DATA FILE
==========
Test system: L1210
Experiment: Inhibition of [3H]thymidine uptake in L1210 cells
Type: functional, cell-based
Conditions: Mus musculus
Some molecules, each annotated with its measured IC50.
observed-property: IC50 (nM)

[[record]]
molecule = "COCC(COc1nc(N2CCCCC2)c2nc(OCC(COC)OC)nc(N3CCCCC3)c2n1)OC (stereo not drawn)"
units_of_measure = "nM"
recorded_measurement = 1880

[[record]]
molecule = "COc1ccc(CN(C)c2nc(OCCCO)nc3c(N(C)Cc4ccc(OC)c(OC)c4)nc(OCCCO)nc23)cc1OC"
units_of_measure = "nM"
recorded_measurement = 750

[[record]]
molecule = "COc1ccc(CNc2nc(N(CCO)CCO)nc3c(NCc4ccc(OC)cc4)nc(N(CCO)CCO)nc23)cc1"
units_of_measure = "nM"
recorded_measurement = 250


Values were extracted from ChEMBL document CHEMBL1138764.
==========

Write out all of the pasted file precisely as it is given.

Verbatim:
Test system: L1210
Experiment: Inhibition of [3H]thymidine uptake in L1210 cells
Type: functional, cell-based
Conditions: Mus musculus
Some molecules, each annotated with its measured IC50.
observed-property: IC50 (nM)

[[record]]
molecule = "COCC(COc1nc(N2CCCCC2)c2nc(OCC(COC)OC)nc(N3CCCCC3)c2n1)OC (stereo not drawn)"
units_of_measure = "nM"
recorded_measurement = 1880

[[record]]
molecule = "COc1ccc(CN(C)c2nc(OCCCO)nc3c(N(C)Cc4ccc(OC)c(OC)c4)nc(OCCCO)nc23)cc1OC"
units_of_measure = "nM"
recorded_measurement = 750

[[record]]
molecule = "COc1ccc(CNc2nc(N(CCO)CCO)nc3c(NCc4ccc(OC)cc4)nc(N(CCO)CCO)nc23)cc1"
units_of_measure = "nM"
recorded_measurement = 250


Values were extracted from ChEMBL document CHEMBL1138764.